IT’S all change at Royal Lytham and St Annes over the next 12 months.
Secretary Graham Cochrane is standing down at the end of the 2012 Open Championship, and he will be replaced by Charles Grimley, who was formerly a golf development manager with the englandsgolfcoast organisation.
And by the end of 2012, professional Eddie Birchenough will be retiring from Royal Lytham after joining the club in 1987.
Birchenough came north to Lytham from The Gog Magog club in Cambridgeshire.
As well as undertaking the day-to-day duties expected of such a prestigious club, Birchenough acted as coach and adviser to a succession of European Tour players, among them Paul Eales, Russell Claydon. Jamie Spence, Rob Lee and Tony Charnley, together with Scottish lady golfer Gillian Stewart.
Reflecting on his tenure at the Links Gate pro-shop, he said: “It is a beautiful place to play golf, a wonderful place to work, great people to work with.”
The 2012 Championship will be the fourth Open since Birchenough became professional at Royal Lytham, though he doesn’t expect to see a lot of the action, as he will be far too busy.
He said: “Our memories of the Open are not what you may think because we are working all the time!
“Sometimes the memory is managing to get your lunch before four o’clock!
“But I am just proud to be a part of this place – the challenge that the golf course presents, excites the best players in the world and that is the pinnacle of the game.
“I have had great times on the range just teaching people to understand the game a bit better and being around golf and with golfers, and at an iconic location.
“It is hard to pick out a highlight – if I select one, then it could start me picking out 300, without knowing which was most important.”
Looking ahead to the 2012 battle for the Claret Jug, Birchenough has firm opinions about the likely winner – and it could be close to home.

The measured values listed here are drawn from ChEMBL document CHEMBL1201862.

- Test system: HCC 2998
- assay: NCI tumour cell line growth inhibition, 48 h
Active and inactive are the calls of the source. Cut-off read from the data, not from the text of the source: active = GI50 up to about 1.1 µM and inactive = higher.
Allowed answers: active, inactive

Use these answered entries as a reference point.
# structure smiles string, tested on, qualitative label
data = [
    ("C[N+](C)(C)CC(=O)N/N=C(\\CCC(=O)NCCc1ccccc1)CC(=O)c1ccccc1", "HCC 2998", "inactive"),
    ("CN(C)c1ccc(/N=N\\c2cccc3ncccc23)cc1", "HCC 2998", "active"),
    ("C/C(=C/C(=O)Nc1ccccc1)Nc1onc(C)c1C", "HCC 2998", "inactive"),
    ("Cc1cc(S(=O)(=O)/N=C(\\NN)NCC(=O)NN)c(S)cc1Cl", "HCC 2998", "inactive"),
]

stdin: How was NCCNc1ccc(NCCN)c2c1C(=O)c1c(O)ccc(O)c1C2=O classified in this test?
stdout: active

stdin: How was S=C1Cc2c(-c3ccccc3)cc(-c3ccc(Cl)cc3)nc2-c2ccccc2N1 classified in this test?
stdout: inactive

The last Englishman to win at Lytham was Tony Jacklin in 1969, and Birchenough thinks that run could come to an end.
He said: “The course has been lengthened and tightened – it’s been done to give the R&A flexibility, so that if the weather changes they can present a fair test all the time.
“It’s all about presenting the course in a way that it doesn’t make it too unfair or difficult.
“The last two Opens have been won with 11 and 12 under par, which is great for the public to come and watch, but it is not such a walkover that everybody is 11 or 12 under par.
“That is the kind of level we are trying to pitch the course at.”
Birchenough is looking forward like everyone else to a terrific Open Championship in 2012.
“Obviously, I would love an Englishman to win it -– Luke Donald and Lee Westwood should be right there.
“Westwood hits the ball so straight and that is advantage on a tight course, and this course will be tight.
“Donald has such a good short game and that appears to be the key to the winner.
“Seve Ballesteros hit it all over the place, but still won (in 1979) and got up and down enough times, so did Tony Jacklin (1969). The short game will be really important and there is no one better than Donald at that.”
Despite the busy schedule, Birchenough, 67, is looking forward to the biggest occasion in global golf.
He said: “The Open will be exciting, rewarding and it will be memorable.”
As to his own future after retirement, Birchenough said: “Let’s just get to the Open – that is the elephant in the room at the moment.
“We have to get through that, and it’s no good thinking yet about I am going to do in the future, holidays or whatever – the only focus is the Open.
“The club becomes the focus of world golf for a week and if we do our job right – and touch wood we have always done it right in the past three Championships – we will come out of it with the same sort of credit.”
Birchenough beat off 150 applicants to land the Royal Lytham post – by contrast, the appointment of his successor looks likely to be ‘in house’.